The Canadian Food Inspection Agency and the University of Guelph are teaming up again in the fight against invasive pests and disease.
MP for Guelph, Lloyd Longfield announced a $320,000 investment for the U of G’s Biodiversity Institute of Ontario to support research projects that will advance surveillance techniques, and ultimately protect plants, animals and people from various threats.
“This research enables the University of Guelph to build on their partnership with the CFIA to demonstrate their expertise in DNA barcoding research and their commitment to developing exceptional students and future researchers,” Longfield said.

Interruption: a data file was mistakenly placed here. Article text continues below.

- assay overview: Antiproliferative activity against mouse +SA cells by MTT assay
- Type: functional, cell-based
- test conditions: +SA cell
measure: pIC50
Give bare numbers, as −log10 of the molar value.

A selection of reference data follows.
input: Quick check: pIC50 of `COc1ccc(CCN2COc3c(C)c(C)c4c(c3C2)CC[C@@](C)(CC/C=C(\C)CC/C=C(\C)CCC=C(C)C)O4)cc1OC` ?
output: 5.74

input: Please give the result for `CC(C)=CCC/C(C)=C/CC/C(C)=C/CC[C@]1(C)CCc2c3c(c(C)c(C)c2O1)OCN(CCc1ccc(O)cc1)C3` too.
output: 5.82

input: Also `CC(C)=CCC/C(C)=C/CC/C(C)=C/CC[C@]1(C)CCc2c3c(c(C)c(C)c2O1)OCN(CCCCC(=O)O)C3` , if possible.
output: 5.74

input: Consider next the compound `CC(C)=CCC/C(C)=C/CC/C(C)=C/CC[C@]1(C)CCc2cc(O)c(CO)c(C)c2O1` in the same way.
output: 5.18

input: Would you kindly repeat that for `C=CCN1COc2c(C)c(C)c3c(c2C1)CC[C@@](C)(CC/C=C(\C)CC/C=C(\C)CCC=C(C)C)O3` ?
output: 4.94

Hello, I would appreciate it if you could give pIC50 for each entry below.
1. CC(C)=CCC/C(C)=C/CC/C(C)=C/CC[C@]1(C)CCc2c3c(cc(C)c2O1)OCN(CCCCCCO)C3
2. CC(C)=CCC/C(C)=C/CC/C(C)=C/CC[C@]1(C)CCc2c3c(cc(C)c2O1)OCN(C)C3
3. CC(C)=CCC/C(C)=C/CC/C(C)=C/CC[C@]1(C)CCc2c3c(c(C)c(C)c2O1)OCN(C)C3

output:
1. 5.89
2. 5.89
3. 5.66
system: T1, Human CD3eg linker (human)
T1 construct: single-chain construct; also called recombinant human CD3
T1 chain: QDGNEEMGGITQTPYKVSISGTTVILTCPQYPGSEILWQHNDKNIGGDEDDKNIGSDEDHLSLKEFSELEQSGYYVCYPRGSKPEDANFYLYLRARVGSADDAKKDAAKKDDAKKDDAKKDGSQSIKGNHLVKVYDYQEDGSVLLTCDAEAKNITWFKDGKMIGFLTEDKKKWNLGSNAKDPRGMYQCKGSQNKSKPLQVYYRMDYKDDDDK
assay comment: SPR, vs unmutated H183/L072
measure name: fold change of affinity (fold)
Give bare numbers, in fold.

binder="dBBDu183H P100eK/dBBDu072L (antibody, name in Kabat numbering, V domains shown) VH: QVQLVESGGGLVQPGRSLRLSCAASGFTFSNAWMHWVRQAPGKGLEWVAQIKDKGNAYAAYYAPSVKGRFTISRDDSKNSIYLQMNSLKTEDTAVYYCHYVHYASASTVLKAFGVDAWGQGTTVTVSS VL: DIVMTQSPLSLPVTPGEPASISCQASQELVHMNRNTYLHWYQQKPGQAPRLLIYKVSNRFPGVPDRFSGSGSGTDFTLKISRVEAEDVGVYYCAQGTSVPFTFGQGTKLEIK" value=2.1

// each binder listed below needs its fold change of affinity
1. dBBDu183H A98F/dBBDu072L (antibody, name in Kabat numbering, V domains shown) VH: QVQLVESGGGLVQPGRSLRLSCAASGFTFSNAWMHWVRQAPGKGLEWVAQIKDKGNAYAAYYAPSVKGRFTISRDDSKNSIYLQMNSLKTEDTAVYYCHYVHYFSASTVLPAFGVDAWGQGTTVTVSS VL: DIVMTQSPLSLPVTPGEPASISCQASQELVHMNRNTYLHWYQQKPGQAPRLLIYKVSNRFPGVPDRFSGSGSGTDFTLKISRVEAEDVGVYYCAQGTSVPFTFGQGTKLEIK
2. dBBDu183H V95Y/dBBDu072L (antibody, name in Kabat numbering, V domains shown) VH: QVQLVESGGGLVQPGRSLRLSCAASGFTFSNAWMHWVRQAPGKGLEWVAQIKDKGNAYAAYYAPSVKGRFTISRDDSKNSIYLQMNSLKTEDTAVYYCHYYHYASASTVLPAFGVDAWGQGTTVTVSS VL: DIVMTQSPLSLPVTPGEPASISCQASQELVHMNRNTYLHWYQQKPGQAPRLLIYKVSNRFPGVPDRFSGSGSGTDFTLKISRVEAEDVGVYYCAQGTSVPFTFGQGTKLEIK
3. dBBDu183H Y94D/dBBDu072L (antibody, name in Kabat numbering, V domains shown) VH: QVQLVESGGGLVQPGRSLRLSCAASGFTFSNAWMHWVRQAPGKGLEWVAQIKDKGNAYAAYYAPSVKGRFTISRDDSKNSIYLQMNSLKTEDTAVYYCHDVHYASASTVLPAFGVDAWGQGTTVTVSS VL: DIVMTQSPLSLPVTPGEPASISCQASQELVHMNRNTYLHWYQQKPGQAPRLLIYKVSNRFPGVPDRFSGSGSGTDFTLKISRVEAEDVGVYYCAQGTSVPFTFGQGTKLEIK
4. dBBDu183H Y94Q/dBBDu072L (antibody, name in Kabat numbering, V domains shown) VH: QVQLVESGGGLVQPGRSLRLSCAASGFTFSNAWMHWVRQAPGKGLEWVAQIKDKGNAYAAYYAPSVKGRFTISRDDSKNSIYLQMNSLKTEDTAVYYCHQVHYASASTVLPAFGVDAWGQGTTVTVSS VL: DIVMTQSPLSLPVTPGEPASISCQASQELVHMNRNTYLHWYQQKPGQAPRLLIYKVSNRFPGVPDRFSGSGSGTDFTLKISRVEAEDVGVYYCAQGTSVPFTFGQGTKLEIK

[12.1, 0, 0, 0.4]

One project involves the development of DNA barcoding tools that would identify destructive insects and protect crops. It will also look at using DNA technology to analyze soil samples for invasive weed seeds.
Integrative biology professor Bob Hanner said invasive species can have a significant impact on Canada’s economy and surveillance allows them to get ahead of developing issues.
“We’ve been largely reactive,” Hanner said. “If we can have better biosurveillance tools that would allow us to eradicate them before they are established and we be more proactive that would save our economy a lot of money.”
Thursday’s announcement builds off a $323,000 investment last year.